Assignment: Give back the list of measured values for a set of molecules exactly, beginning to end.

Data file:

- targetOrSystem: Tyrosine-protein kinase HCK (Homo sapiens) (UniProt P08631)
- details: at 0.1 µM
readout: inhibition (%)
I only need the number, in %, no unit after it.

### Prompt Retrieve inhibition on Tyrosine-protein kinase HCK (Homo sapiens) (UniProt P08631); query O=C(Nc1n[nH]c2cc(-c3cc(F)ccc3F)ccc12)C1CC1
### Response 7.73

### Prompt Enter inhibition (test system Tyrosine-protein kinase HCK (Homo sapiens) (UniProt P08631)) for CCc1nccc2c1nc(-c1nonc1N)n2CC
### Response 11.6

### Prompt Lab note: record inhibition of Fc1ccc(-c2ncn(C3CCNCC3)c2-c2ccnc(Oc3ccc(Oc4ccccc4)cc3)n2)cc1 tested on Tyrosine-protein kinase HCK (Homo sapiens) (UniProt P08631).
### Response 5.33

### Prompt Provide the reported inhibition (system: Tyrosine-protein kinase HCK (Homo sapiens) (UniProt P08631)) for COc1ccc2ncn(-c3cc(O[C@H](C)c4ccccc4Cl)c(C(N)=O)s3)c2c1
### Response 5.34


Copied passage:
- targetOrSystem: Tyrosine-protein kinase HCK (Homo sapiens) (UniProt P08631)
- details: at 0.1 µM
readout: inhibition (%)
I only need the number, in %, no unit after it.

### Prompt Retrieve inhibition on Tyrosine-protein kinase HCK (Homo sapiens) (UniProt P08631); query O=C(Nc1n[nH]c2cc(-c3cc(F)ccc3F)ccc12)C1CC1
### Response 7.73

### Prompt Enter inhibition (test system Tyrosine-protein kinase HCK (Homo sapiens) (UniProt P08631)) for CCc1nccc2c1nc(-c1nonc1N)n2CC
### Response 11.6

### Prompt Lab note: record inhibition of Fc1ccc(-c2ncn(C3CCNCC3)c2-c2ccnc(Oc3ccc(Oc4ccccc4)cc3)n2)cc1 tested on Tyrosine-protein kinase HCK (Homo sapiens) (UniProt P08631).
### Response 5.33

### Prompt Provide the reported inhibition (system: Tyrosine-protein kinase HCK (Homo sapiens) (UniProt P08631)) for COc1ccc2ncn(-c3cc(O[C@H](C)c4ccccc4Cl)c(C(N)=O)s3)c2c1
### Response 5.34